The philosophy of Bioneers is based upon finding our place as humans in the natural world. It encourages us to see the interconnectedness of all of the issues that affect our lives, as well as the interconnectedness of all life.
Though the main conference is always held in California, for the past five years the national organization has seen the benefit of establishing smaller satellite conferences across the country to expand the energies, inspiration, and local relevance of this important work. All sites are connected to the California conference via satellite to receive the main keynote speakers.
Some of these speakers are nationally known, such as Lois Gibbs, the woman who led the struggle at Love Canal; Amy Goodman of “Democracy Now!” fame; and Paul Hawkin, a leader in the field of socially-responsible entrepreneurship.
Other speakers are less well-known but are doing groundbreaking work: Thomas Linzey, working on empowering communities to use constitutional law to hold corporations accountable; Tzeporah Berman, working on forest preservation by helping to transform buying practices of major paper and wood consumers like Staples and Home Depot; and Maria Elena Durazo, one of the nation’s most prominent Hispanic labor leaders work-ing on workers’ rights issues.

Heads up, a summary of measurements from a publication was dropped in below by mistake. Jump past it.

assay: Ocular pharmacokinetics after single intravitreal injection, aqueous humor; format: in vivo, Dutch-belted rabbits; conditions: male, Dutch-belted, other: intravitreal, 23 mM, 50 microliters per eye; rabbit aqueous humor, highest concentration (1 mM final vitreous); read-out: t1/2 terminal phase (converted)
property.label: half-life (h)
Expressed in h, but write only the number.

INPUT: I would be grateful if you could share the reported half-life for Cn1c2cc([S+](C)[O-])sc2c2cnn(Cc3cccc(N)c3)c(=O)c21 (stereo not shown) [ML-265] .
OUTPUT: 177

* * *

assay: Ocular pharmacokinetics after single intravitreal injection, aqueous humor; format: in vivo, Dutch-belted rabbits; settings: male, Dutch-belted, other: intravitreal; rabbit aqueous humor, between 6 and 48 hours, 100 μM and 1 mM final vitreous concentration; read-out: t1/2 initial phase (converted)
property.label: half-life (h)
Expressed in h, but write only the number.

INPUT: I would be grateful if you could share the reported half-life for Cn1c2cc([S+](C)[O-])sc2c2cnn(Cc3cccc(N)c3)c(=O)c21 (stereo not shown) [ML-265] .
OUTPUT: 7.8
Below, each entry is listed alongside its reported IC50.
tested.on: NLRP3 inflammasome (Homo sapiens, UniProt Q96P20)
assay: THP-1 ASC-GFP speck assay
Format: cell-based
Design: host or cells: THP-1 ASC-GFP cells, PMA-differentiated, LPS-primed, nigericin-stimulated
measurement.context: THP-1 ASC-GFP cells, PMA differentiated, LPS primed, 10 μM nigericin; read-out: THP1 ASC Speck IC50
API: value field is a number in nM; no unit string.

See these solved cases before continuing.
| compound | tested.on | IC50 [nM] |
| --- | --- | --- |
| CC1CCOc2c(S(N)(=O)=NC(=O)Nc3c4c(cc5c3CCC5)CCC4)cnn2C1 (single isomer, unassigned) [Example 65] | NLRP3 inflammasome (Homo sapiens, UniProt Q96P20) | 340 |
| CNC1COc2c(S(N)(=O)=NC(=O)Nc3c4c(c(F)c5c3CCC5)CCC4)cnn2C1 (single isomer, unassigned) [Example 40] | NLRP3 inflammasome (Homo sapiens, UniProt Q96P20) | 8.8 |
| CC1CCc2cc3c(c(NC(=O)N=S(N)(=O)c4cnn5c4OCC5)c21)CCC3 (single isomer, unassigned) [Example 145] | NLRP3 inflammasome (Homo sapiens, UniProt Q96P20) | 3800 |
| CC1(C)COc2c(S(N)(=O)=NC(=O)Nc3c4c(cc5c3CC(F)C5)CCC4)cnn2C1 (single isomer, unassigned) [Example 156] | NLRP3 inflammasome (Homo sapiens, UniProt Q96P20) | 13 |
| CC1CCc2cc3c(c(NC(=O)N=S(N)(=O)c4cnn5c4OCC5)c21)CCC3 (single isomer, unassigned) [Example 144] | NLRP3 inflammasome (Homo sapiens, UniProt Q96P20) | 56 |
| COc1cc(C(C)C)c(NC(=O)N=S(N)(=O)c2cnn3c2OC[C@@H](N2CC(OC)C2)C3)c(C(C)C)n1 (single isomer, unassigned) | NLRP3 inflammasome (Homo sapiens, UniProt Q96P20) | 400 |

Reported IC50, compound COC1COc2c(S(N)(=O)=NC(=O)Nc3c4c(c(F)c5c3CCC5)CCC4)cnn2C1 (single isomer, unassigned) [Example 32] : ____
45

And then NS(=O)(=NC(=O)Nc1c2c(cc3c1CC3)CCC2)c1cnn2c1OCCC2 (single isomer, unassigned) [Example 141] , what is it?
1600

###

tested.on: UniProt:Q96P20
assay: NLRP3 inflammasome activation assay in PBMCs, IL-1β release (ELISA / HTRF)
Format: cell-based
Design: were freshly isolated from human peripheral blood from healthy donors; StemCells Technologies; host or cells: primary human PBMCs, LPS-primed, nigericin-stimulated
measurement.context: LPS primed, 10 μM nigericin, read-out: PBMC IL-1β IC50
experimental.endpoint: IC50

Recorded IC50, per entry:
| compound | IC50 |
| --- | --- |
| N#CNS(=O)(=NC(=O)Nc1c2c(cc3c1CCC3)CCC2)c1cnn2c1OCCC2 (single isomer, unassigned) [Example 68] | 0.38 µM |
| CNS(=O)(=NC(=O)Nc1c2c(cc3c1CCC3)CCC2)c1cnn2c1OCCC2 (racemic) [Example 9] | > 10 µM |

One of only 16 satellite sites, Traverse City will host its 5th Great Lakes Bioneers Conference on the campus of Northwestern Michigan College, October 20–22, co-sponsored by two local organizations, SEEDS, and the Neahtawanta Center.
The three-day conference draws people from the local area as well as the Midwest, to learn and exchange ideas on topics such as renewable energy, sustainable agriculture, green building, health care, immigration and more. There is also an afternoon pre-conference on Relocalizing our Local Economy on October 19 at the Heritage Center, sponsored by ISLAND and the Northern Michigan Environmental Action Council.
Several offerings distinguish this year’s conference. There is a special focus on trying to attract teens to young adults, with an ongoing space, “How to be a Cultural Revolutionary.” Sponsored by Jason and Mallory Glover, of Third Eye Magazine, this will be a creative space for art, writing and ranting. The Media Center, another ongoing space, offers tools and guidance in creating video, audio and print-based media about the conference.